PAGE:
General Framework of Competition Policy
in the Telecom Market
Pursuant to Law No.10/2003, the NTRA is in charge of monitoring and protecting competition policy in the Telecom market. Accordingly the NTRA sets the limits for free competition, which if exceeded will result in the occurrence of monopolistic practices in any of the fields regulated by Law.
A general framework for free competition policy is issued by NTRA to determine the policy to be followed to ensure a free competitive and liberalized environment.
First: Main Definitions
1) Relevant market: There are two aspects to definition of relevant market - the product, including a service, and the geographic area in which it is applied.
2) Barriers to market entrance: These are barriers to new entrants that include and are not confined upon the following:
• Governmental restrictions such as monopolistic privileges or licensing procedures;
• Macro-economies where the service costs decrease by increasing the outcome production;
• Absence of transitional conditions for new competitors, to enable them to spread the service and complete their own coverage plan;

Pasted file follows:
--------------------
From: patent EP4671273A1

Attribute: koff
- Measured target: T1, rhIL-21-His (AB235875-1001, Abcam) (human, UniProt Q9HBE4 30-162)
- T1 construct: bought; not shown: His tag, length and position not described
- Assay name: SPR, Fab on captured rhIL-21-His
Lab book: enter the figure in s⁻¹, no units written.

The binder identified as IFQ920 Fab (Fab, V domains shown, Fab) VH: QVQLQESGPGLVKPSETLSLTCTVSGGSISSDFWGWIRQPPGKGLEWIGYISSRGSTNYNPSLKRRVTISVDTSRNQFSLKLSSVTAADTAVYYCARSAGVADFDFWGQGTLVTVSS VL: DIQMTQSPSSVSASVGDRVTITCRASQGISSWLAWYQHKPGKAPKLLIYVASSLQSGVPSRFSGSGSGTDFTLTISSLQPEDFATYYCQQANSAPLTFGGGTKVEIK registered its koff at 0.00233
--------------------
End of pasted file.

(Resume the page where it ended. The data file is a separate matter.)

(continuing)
• Ownership of scarce resources such as frequencies, numbering, and rights of way that may affect the availability of the competitor’s basic inputs and outputs.
3) Market Power: Market power means the ability of a company or an institution to raise the prices independently above the market levels for a non-temporary period without losing customers or sales in return.
4) Significant Market Power: The significant power is measured by different methods including:
• The percentage of market share, depending on the study of the telecom sector in Egypt;
• The volume of investment and profits compared to the volume of the market;
• Vertical integration of services and bundling of services packages;
• The ability to influence the market and to control means of service access.
• Exclusivity of experience and knowledge.
5) Market Dominance: The situation in which the influence of the market power prohibits the existence of an effective competition in the relevant market.
6) Basic Facilities: The networks or services provided by one or by a limited number of service providers and which are irreplaceable on the economic and technical levels.
Second: General Framework of Competition and Anti-Monopoly Policy
The licensee shall not, solely or jointly with others, practice, continue in, or intentionally accept any harmful or anti
- competition practices, including the following:
Abuse of Dominance Status :
The licensee shall not abuse the dominance status by means of practices that are detrimental to the concept of competition, such as refusing or delaying the provision of basic facilities to the competitors. The licensee shall particularly abide by the following:
• Provision of basic services and facilities to the competitors at affordable prices;
• Non provision of services at prices lower than cost-based prices with the purpose of causing dumping;
• Non-bundling of services packages with the purpose of attaining exclusivity;
• Setting no restrictions on subscribers’ shifting to other competitors;